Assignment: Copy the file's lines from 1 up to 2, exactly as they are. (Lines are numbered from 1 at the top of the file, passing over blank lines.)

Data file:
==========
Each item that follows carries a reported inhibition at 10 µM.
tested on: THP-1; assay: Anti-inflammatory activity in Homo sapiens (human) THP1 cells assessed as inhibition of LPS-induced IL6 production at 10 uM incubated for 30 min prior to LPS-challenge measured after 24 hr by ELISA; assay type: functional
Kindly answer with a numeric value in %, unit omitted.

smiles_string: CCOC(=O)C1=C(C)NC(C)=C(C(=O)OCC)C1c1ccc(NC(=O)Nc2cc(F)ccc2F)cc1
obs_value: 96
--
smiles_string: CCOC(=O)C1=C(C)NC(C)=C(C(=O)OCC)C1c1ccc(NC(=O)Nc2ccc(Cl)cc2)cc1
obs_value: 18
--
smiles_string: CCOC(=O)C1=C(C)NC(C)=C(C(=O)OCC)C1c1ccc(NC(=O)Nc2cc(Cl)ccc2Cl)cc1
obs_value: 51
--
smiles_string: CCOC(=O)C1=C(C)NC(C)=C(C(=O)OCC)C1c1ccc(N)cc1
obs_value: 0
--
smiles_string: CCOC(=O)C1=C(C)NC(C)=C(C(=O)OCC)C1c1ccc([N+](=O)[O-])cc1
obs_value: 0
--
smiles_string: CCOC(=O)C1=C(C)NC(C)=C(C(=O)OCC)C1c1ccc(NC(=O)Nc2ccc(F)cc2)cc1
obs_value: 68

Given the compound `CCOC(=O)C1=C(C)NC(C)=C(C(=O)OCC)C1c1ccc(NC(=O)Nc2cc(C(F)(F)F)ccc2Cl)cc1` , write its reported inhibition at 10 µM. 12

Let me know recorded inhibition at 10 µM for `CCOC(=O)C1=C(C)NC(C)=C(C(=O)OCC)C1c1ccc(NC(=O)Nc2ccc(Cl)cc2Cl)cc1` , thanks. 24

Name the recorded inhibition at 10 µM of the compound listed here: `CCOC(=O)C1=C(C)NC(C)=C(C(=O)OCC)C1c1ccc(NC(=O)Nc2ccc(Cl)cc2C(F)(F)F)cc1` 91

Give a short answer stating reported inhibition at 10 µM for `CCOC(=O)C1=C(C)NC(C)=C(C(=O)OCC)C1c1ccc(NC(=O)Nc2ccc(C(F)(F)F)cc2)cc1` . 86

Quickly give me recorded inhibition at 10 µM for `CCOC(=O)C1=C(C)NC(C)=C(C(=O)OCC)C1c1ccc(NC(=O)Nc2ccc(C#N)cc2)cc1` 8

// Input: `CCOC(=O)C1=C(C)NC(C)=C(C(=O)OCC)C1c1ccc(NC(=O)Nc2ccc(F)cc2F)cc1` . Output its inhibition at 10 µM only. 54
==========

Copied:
Each item that follows carries a reported inhibition at 10 µM.
tested on: THP-1; assay: Anti-inflammatory activity in Homo sapiens (human) THP1 cells assessed as inhibition of LPS-induced IL6 production at 10 uM incubated for 30 min prior to LPS-challenge measured after 24 hr by ELISA; assay type: functional